German engineering and technology group Siemens (SIEGn.DE) will spend 2 billion euros ($2.16 billion) on a new global investment plan as it gears up to meet increased demand triggered by global stimulus packages. The company will build new factories, research and development centers, and training sites worldwide, Siemens said in a statement on Thursday.
The investment program will boost capacity for high-tech manufacturing, including constructing a new plant in Singapore for its industrial automation division and expanding at the site where Siemens produces factory automation devices in Chengdu, China. This year, it will also increase its research and development spending by 500 million euros.
Siemens also wants to be quicker than its rivals at implementing technologies such as Industrie 4.0, electric vehicles, and digitalization of the workplace. It is also trying to expand its presence in developing markets.
In healthcare, Siemens is investing in a facility near Philadelphia that will produce Acuson ultrasound machines, which will help it compete with market leader Philips (PHIA.N). The plant, which will have a production capacity of 1,000 machines per year, is due to be operational in 2023 and will employ 270 workers.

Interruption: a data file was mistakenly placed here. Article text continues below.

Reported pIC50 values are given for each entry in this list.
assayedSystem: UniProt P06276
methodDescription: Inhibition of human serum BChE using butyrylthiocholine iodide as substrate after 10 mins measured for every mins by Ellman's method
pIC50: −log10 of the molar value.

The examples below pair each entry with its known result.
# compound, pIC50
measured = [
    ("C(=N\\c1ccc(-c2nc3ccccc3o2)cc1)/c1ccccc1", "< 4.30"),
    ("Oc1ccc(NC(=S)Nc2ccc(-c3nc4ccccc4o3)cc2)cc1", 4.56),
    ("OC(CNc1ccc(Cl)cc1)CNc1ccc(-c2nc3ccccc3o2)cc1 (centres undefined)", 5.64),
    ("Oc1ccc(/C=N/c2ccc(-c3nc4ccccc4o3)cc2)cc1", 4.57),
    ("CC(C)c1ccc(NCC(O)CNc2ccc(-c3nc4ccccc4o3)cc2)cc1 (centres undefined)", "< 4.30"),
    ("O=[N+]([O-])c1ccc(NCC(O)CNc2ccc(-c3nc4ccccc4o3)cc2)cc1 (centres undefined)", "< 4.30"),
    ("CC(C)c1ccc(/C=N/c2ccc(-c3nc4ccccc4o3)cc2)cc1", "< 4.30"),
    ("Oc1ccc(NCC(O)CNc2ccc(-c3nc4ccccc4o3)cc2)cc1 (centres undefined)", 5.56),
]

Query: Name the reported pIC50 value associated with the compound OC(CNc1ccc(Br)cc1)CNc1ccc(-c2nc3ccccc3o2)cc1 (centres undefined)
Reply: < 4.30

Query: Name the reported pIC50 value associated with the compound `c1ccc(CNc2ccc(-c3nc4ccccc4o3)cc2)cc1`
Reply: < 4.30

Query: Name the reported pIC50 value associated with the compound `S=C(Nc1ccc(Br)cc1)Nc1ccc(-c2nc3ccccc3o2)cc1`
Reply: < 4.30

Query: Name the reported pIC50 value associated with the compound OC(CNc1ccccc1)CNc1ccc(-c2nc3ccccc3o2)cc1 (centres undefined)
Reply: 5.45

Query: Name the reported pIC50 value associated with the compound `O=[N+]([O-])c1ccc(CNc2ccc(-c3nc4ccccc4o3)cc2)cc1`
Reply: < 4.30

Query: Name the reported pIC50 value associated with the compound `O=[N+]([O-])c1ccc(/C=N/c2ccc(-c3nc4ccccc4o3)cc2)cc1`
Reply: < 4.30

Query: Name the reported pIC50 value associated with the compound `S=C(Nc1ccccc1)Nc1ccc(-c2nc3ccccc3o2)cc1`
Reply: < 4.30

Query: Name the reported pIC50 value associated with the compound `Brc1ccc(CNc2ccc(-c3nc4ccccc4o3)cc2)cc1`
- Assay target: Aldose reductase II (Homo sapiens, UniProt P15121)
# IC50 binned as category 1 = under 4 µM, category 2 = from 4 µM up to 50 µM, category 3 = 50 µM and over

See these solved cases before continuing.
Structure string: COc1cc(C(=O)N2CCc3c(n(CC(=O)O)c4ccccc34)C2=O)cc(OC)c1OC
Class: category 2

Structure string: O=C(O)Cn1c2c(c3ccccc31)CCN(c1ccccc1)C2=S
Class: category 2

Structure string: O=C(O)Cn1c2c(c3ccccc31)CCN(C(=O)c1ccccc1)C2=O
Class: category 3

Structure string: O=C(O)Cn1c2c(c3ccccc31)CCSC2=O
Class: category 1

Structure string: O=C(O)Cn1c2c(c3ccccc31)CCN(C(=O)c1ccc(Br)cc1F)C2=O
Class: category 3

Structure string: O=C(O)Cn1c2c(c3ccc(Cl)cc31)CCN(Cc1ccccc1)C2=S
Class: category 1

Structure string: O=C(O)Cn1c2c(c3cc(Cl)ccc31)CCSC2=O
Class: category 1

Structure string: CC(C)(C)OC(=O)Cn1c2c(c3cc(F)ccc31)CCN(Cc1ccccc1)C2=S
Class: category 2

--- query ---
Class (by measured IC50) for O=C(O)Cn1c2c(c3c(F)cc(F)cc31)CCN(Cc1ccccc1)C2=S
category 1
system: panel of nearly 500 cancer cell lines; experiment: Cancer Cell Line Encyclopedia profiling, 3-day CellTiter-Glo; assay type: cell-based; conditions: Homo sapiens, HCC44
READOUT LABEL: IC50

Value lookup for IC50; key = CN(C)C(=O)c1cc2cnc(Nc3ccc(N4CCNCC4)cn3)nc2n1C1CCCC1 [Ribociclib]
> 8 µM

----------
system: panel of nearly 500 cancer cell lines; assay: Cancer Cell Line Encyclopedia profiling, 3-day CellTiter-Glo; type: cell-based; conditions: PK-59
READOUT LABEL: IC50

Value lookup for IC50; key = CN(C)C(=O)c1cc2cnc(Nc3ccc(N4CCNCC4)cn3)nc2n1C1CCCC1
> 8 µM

The investment program is expected to increase the company’s global production capacity by about a third, Siemens said. It will make the company one of the world’s largest healthcare equipment manufacturers. It will also strengthen the group’s position as a supplier of advanced technology.
The announcement comes as Siemens tries to recover from a string of profit warnings and one-off charges over project delays, pricing problems, and cost overruns. Its chief executive, Peter Loescher, was voted out of office by the company’s supervisory board last month and replaced by Joe Kaeser, who had previously served as the chief financial officer.
Loescher had been hailed as a hero who would lead Siemens out of bribery and price-fixing scandals that blackened the company’s image and finances after 2007. But his misjudgments of demand in key markets proved costly.
Siemens is also working to boost efficiency, cut costs and improve the quality of its products in the face of growing competition from cheaper Chinese firms. It also faces pressure from governments to cut subsidies for green energy, a trend hurting the profitability of its wind power business.
The company’s outlook is based on the management’s current expectations, considering the assumptions and known risks and uncertainties. This includes the economic and financial conditions, the development of the industries in which Siemens operates, and other external factors. Consequently, there can be no guarantee that the forward-looking statements will come true. Against this background, Siemens reserves the right to change its financial outlook at anytime. This applies to all published forecasts and projections. These are not binding; therefore, no obligation is assumed to update them. This also applies to all forward-looking statements of third parties in this report.
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